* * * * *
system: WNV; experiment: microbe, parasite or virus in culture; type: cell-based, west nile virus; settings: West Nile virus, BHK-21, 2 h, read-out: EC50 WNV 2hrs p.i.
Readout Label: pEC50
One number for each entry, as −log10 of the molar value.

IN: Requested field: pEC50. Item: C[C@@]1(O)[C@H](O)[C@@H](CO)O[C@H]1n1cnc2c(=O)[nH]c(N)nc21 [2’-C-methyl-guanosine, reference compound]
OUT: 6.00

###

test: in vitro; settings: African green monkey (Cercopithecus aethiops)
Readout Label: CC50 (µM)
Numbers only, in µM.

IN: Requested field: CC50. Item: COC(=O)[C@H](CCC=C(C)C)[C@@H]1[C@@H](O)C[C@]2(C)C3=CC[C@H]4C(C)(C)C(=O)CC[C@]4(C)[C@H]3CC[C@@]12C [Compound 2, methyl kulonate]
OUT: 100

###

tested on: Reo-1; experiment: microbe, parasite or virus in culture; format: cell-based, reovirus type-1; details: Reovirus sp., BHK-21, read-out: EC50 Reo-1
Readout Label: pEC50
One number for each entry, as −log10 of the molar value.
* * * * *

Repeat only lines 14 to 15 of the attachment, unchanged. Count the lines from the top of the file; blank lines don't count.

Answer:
Readout Label: pEC50
One number for each entry, as −log10 of the molar value.